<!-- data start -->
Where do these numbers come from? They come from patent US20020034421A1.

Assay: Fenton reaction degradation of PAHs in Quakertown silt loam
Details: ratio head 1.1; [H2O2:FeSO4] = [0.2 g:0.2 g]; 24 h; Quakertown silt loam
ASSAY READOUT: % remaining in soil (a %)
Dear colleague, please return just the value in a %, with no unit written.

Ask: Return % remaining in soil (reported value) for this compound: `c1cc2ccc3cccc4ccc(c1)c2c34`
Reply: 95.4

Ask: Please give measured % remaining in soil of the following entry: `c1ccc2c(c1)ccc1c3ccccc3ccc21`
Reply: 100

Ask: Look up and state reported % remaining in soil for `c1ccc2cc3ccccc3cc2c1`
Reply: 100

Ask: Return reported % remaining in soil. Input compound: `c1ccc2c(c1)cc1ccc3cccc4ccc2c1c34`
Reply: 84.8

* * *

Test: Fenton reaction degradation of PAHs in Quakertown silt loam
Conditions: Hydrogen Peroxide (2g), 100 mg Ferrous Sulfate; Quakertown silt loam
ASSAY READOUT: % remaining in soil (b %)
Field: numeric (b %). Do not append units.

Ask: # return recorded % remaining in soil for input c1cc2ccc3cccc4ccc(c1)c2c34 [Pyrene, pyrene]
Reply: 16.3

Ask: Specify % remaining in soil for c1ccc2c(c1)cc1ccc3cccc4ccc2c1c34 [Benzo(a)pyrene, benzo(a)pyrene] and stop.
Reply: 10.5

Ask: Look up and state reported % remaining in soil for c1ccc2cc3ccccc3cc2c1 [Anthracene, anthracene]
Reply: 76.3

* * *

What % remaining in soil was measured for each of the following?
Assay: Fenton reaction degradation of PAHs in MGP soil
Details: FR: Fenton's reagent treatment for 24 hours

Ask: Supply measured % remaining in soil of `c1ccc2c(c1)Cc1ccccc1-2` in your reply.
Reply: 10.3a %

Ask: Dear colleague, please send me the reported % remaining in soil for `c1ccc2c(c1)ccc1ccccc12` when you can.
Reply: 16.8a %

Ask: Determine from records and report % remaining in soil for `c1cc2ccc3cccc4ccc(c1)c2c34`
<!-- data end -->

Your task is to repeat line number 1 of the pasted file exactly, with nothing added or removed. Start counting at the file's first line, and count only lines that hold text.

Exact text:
Where do these numbers come from? They come from patent US20020034421A1.